This is one I found at the library and marks my return to young adult literature. During college, I had a children’s literature course with the requirement of reading everyday for 20 minutes (the smug part of me can’t help but remember all of the elementary education majors in the course who were outraged by this requirement. There was no way they had the time to read for 20 minutes and choose their own books. Cruelty!). I loved the project and read (duh) way more than 20 minutes daily in children’s and adolescent literature. It was also what made me think seriously about library science. I would love to be a children’s or youth service librarian someday.

Anyway, I enjoyed this book in a mild way and thought the narrator had a realistic teenage voice. Having grown up in such a normal happy family it is sometimes hard for me to believe that parents can be so horribly oblivious to their childrens’ lives and the parts with the “wicked” stepmother made me feel sad and yet she wasn’t as wicked as many real stepmothers probably are. I was more upset by the narrator’s jerk of a father who fulfilled every afterschool special requirement for a distant father with a new trophy wife who couldn’t be bothered. But in the end the father finally took his daughter’s side and voila! A happy ending all around!

Thursday, January 15, 2009

The Love Child, Edith Olivier

I learned about this book from a favorite book blog, Stuck in a Book. Knowing that it is a Virago Modern Classic as well made me predisposed to like it. It is a short book with hardly any text on each page. I enjoyed reading it but don’t feel the need to read it again. It made me feel a little too sad (in the quesy way not the poignant way). I think I might need a break from stories involving spinsters with rich imaginary lives; a little too close for comfort perhaps.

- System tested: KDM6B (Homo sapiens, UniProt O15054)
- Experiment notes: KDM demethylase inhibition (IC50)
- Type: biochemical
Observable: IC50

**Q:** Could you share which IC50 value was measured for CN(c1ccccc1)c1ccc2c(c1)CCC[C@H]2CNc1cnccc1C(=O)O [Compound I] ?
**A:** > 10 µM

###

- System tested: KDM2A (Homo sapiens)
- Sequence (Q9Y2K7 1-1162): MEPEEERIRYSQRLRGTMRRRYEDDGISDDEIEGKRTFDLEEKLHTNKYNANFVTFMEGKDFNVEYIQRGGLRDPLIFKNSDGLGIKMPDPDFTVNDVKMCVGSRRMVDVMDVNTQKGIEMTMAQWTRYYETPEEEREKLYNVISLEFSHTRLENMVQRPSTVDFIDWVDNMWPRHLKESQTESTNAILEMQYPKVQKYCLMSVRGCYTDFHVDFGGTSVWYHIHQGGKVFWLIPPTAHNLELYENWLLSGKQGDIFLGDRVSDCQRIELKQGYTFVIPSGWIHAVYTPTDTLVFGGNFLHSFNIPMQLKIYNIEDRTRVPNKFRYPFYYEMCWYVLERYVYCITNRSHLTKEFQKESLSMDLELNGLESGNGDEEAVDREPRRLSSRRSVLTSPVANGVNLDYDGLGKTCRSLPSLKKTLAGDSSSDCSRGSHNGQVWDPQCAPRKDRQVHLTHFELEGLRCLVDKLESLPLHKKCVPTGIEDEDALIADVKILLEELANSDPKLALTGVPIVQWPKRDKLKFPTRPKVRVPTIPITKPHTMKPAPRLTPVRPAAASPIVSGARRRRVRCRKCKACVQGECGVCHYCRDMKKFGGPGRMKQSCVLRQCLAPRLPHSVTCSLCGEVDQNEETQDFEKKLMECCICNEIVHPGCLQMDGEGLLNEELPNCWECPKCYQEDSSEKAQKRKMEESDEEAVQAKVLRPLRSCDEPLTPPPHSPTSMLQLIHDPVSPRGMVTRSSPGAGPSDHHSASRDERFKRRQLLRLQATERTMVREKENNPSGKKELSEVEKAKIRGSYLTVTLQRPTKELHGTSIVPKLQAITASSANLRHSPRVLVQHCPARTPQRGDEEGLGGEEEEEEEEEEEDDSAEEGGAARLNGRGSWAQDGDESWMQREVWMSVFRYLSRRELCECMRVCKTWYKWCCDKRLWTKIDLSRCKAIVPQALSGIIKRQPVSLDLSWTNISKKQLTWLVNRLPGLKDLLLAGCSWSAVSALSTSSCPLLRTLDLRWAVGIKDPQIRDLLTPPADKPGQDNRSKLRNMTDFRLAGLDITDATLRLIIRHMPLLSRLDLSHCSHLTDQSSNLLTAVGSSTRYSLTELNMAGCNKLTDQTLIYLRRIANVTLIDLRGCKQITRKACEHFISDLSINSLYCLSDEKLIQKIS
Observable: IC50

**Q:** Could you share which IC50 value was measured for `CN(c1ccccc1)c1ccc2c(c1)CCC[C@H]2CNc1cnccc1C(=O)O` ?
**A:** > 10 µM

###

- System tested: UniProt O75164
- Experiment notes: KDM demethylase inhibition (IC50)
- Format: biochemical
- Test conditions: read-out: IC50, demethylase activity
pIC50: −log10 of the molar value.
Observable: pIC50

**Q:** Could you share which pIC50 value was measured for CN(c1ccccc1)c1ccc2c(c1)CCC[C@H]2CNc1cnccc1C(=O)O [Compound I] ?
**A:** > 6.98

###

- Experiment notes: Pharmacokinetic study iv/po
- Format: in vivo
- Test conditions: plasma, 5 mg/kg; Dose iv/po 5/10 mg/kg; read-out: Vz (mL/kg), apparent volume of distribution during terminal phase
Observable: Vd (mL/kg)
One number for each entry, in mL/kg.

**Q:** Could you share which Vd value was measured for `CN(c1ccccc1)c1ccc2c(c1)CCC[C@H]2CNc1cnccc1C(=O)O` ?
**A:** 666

Sunday, January 11, 2009

The Host, Stephenie Meyer

I will admit to a resurgence in Twilight related thoughts since watching the movie version of Twilight recently. My excuse? I am a girl. That is enough of an excuse for anyone to get involved with anything written by Stephenie Meyer. I first read Twilight, New Moon, and Eclipse in 2007 one after another after being at a family reunion surrounded by teenage cousins with their faces shoved into the big black shiny books. I have always had a high tolerance for fluff so I enjoyed all 3 books. Then came Breaking Dawn which for many reasons left me wanting to retch and feeling like a colossal idiot for every getting involved in the first place.

On to The Host then. Many of the aforementioned cousins were now enthusiastically reading this next Stephenie Meyer book. I tried to read it after a desperate late night spree at Barnes and Noble (these happen occasionally when my life is just sucking too much- I will go to Barnes and Noble and buy literally anything. Hardback books that I can’t afford, books available at the library, books with horrible reviews, entire series of books that I know nothing about… I’m just looking for anything to get lost in that doesn’t make my brain have to work too much. These trips are pretty hit or miss. Sometimes I end up with horrible drivel that I can’t force myself to finish but it is also how I finally made an acquaintance with Georgette Heyer). I was sure that The Host was falling into this unreadable category and put it down.

At Christmas, Matilda talked me into reading it again for at least 100 pages. Boredom and the flu (thank you first graders) saw me taking her up on the challenge and what can I say. The Host is no worse Twilight. In some ways it is a very similar story; lovers who are forced apart by supernatural weirdness. I have now been trying unsuccessfully to get Linda and Naomi to read it but they are like me pre-second attempt to read The Host and post reading of Breaking Dawn; completely let down by Stephenie Meyer and won’t budge about The Host. I do appreciate Stephenie Meyer’s ability to tell stories that I can get completely lost in and forget about my current reality. Sometimes that is all I am asking of a book and she definitely doesn’t disappoint on that count.


2009 begins as most recent years do for me- deep into seasonal affective disorder, battling some disgusting illness spread by children, wondering if the crumbs of my life from the previous year add up to much, and desperately trying to find a way to make this year be the year. The year for what I am not sure but this run down of my mindset and general unhealthiness is my disclaimer for some of the more embarrassing books that I am about to hold forth on…